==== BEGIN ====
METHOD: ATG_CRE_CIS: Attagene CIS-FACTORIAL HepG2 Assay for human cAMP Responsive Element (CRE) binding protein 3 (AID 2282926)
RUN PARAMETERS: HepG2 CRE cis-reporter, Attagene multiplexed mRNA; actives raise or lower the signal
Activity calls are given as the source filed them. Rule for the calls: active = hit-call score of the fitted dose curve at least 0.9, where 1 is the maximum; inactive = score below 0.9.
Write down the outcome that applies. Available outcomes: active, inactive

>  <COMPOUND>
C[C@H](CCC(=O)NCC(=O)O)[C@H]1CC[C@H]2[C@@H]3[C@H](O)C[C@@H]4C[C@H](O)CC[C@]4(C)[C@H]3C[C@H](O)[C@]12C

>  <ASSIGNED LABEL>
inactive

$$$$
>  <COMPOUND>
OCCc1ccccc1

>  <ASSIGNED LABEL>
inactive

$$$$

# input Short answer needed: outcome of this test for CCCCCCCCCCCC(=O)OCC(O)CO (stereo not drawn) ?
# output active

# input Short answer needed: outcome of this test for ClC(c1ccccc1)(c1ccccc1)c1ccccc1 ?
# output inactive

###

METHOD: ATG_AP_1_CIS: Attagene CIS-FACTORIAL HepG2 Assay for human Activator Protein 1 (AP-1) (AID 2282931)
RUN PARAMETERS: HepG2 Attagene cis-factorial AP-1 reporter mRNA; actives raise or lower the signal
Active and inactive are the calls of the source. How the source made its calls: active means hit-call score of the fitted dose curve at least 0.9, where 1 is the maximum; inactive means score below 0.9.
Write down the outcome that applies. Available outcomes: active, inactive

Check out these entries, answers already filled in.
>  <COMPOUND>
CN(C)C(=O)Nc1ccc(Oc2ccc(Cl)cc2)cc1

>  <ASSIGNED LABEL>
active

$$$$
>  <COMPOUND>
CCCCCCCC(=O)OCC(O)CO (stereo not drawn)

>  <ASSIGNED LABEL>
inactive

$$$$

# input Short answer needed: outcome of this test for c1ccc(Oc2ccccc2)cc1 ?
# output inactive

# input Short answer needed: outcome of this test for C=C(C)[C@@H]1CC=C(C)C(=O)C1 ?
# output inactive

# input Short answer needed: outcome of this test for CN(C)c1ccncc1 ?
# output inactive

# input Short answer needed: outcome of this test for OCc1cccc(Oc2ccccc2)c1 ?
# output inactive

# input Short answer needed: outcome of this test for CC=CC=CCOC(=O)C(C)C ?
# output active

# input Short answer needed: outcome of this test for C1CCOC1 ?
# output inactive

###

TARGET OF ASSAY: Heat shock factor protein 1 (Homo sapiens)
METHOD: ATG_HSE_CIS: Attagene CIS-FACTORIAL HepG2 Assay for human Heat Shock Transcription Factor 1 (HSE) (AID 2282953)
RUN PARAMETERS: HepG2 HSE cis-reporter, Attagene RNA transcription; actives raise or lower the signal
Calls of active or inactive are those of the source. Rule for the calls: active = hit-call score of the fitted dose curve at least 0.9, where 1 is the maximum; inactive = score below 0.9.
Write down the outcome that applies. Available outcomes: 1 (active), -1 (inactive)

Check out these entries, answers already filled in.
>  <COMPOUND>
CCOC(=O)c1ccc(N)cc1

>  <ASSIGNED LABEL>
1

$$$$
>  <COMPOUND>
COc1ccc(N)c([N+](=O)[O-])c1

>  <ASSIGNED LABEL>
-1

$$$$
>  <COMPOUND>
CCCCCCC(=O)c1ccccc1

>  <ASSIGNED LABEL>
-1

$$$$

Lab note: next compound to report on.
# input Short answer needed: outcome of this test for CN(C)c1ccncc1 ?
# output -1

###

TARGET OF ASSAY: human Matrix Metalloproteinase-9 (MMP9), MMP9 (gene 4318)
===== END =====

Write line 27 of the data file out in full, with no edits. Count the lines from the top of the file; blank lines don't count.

>  <ASSIGNED LABEL>